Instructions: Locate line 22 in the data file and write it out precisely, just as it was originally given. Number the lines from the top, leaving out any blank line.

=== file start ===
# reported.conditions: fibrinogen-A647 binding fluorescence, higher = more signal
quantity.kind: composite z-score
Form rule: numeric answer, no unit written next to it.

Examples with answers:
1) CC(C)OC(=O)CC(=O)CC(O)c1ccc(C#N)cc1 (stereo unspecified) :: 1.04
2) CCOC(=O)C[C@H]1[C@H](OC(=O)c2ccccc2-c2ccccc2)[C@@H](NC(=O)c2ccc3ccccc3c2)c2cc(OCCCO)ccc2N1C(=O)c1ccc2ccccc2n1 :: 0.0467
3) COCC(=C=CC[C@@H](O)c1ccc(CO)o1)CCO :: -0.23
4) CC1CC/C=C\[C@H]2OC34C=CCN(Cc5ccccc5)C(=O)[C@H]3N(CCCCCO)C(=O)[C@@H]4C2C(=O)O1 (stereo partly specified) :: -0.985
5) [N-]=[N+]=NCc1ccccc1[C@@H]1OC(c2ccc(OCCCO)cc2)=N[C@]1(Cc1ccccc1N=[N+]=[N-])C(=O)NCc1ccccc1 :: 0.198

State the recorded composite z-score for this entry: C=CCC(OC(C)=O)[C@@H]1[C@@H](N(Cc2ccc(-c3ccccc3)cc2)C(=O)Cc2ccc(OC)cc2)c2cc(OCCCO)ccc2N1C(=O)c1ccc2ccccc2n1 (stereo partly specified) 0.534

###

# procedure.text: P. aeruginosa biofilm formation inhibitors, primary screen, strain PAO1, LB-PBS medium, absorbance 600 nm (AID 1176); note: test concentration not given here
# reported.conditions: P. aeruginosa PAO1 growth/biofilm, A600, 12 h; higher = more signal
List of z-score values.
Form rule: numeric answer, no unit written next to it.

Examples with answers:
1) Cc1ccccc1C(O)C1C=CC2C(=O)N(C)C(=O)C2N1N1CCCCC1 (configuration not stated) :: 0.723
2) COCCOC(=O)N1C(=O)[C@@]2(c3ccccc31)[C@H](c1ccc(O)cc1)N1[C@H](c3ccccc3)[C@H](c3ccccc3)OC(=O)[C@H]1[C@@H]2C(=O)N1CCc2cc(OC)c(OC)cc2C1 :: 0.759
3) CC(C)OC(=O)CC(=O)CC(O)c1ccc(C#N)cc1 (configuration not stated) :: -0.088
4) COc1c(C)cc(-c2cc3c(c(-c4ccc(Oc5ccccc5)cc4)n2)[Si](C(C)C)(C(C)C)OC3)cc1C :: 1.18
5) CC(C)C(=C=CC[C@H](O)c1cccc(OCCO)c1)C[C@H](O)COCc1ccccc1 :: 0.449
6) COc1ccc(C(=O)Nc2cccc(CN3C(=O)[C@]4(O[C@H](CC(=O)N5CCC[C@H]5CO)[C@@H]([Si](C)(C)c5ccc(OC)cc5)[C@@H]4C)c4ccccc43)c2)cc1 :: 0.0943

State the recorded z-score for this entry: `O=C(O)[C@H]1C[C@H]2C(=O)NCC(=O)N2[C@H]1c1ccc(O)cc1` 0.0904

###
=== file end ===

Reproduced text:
6) COc1ccc(C(=O)Nc2cccc(CN3C(=O)[C@]4(O[C@H](CC(=O)N5CCC[C@H]5CO)[C@@H]([Si](C)(C)c5ccc(OC)cc5)[C@@H]4C)c4ccccc43)c2)cc1 :: 0.0943